The Latest Issue of Privacy This Week

November 13, 2014 – In The News
Data Guidance

Elizabeth Litten and Michael Kline were quoted in the Data Guidance article, “The Latest Issue of Privacy This Week.” Full text can be found in the November 13, 2014, issue, but a synopsis is below.

On November 11, 2013, the Connecticut Supreme Court ruled in the case of Byrne v. Avery Center for Obstetrics and Gynecology, P.C. that an action for negligence arising from health care providers' breach of patient privacy is not preempted by HIPAA and that HIPAA regulations may well inform the applicable standard of care in certain circumstances.

“This has opened the floodgates of litigation because this decision may have established a new level of punishment," said Fox’s Michael Kline.

"The precedents this case sets may have exponential repercussions and may twist the decision in extreme illogical directions," explained Fox Partner, Elizabeth Litten.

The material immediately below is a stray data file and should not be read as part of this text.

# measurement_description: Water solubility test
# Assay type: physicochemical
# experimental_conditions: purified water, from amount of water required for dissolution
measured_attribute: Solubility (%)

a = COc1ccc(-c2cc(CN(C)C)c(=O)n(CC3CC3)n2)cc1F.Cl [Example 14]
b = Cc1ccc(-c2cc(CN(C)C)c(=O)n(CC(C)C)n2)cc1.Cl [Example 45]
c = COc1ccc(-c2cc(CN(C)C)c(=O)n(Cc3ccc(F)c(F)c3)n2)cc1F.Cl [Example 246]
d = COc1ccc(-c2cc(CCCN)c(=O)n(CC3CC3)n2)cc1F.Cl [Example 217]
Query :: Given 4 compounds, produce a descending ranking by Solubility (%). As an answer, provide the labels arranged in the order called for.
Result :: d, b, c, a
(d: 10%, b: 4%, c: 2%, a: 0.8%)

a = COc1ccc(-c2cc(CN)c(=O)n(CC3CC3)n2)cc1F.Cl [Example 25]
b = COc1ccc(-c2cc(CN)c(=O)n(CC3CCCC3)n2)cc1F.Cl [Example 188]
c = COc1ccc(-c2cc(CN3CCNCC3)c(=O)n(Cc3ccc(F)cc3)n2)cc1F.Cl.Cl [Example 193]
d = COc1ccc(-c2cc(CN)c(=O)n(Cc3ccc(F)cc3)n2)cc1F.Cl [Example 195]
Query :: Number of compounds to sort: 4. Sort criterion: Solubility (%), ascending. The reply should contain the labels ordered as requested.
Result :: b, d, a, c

Kline agreed, adding, "Just consider the liability a doctor would incur if he mistakenly leaves a document with personal health data on the wrong nurse station desk. If someone improperly accesses that information and uploads the data to the Internet we are dealing with a data breach under HIPAA standards - a negligent act."

Litten also mentioned there is fear that some of the things HIPAA tries to regulate, such as transparency in data breaches, may be undermined. If individuals can resort to state law to seek compensation for data breaches, companies may see benefits in not complying with the transparency finality of HIPAA.

"Furthermore there are many other federal standards with implications in data protection, such as the Family Educational Rights and Privacy Act (FERPA), that could follow the case of HIPAA,” Litten noted.

“It would not be surprising if HIPAA is taken to the Federal Supreme Court to delimit its preemption scope,” Kline continued. “We haven't seen the end of it."